Guide to Baseball Novels: R

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Of course that's Jackie Robinson on the dust jacket, but interestingly, Robinson is a tangential character in the plot, though an important touchstone; Robinson interacts with narrator Vince Stigiano, but does not befriend him away from Ebbets Field. Al Gionfriddo, eventual World Series hero, is the more plausible pal for Stidge, and is a well-drawn character. The main plot, involving Stidge's complicated love for his friend Sam LaVista, Sam's sister Alma, and the game of baseball, manages to steer just clear of schmaltz, but not by much.



Odd book, with many narrative devices one associates with novels, but catalogued as nonfiction. It's a pure chronicle for the most part: this happened, then that happened, then that happened, everything but Her McGraw cyning gefeaht uuiþ Conniemack.


Good-hearted exercise in Dodger nostalgia, which also manages to work in some of the more persistent motifs in baseball fiction: the career-blighting accident, the first woman big-leaguer, and Fidel Castro.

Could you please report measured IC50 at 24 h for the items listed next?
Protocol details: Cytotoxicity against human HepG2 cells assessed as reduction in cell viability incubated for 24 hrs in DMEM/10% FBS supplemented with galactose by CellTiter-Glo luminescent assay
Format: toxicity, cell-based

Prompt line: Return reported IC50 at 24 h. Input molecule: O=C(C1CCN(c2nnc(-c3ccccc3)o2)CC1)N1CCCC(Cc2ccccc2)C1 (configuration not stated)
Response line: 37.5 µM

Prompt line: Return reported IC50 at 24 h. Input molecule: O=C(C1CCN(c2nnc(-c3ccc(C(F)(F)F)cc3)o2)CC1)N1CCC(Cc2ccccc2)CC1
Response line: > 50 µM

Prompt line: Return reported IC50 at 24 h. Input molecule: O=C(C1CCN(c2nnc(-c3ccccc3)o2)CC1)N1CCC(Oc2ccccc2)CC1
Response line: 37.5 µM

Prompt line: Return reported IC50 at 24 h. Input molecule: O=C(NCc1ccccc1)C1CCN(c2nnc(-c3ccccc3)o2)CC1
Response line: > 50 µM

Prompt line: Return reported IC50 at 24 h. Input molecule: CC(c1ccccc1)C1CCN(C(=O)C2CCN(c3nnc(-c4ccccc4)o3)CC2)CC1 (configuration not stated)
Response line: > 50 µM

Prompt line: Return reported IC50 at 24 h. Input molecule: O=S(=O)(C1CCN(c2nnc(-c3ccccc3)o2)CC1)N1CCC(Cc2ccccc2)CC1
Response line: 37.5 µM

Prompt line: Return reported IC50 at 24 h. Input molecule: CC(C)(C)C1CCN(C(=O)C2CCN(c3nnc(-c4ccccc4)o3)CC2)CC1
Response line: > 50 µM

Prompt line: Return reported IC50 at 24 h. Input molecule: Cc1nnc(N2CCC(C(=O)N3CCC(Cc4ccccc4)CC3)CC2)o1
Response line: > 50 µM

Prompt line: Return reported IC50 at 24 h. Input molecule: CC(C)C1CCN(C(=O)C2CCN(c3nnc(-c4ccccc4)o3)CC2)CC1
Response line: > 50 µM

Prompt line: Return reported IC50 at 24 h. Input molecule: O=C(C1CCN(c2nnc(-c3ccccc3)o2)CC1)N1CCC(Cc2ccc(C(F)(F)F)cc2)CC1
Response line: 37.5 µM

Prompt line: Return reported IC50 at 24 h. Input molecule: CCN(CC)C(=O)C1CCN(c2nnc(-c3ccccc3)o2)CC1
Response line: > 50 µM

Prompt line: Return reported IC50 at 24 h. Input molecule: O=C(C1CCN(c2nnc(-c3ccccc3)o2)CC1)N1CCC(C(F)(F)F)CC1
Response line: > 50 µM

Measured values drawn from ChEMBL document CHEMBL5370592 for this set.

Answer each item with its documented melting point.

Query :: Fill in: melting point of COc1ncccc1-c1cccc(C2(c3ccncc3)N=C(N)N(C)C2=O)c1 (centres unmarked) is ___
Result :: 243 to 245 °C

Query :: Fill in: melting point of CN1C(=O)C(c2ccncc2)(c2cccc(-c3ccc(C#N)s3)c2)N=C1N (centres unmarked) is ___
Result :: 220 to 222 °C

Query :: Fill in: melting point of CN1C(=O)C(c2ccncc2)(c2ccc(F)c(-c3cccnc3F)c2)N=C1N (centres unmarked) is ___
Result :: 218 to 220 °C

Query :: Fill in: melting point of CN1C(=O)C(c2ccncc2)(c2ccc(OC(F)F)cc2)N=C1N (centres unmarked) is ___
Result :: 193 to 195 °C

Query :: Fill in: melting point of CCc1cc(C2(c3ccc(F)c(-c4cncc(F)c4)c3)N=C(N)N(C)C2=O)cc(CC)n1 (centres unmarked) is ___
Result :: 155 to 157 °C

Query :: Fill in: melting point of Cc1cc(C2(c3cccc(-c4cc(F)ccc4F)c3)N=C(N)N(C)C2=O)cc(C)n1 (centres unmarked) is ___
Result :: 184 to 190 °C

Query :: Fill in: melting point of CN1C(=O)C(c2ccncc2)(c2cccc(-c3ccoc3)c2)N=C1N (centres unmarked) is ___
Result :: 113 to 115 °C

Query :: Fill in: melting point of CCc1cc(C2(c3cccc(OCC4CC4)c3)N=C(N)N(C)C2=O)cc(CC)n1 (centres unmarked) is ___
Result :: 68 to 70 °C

At 400 pages, man is this book long. On both front and back covers, though, former Expos reliever Jeff Reardon is quoted as saying "You won't read a better novel about baseball. Ever." Nunc et in saecula saeculorum, no doubt . . .



Agreeably soft-boiled caper.


If it does not live up to its title boast, this novel still has a claim to be the great satiric novel of baseball literature. Influential on Carkeet, Charyn, Donohue, Hays, Kinsella, Quarrington, Winegardner and many others, Roth's novel is funny and overdone by turns. Its language can be racist and misogynist, usually in the service of parody and often of self-parody.

Criticism: Ahearn, Ardolino, Crepeau, Klinkowitz


Starts blandly enough but then lives up to its embarrassing title. Has a certain priority in the subgenre of first-woman-big-leaguer novels, anticipating Bowen and Gregorich.


Very faithful imitation of Troy Soos's Mickey Rawlings series.


Sharply-written mystery that develops severe plot congestion about two-thirds of the way through.


At times this novel seems like a dissertation on Chicago history of the 1910s, but it develops considerable plot momentum and mixes a generous handful of real and fictional people together pleasingly.


Read William Boyle's review for the Sport Literature Association.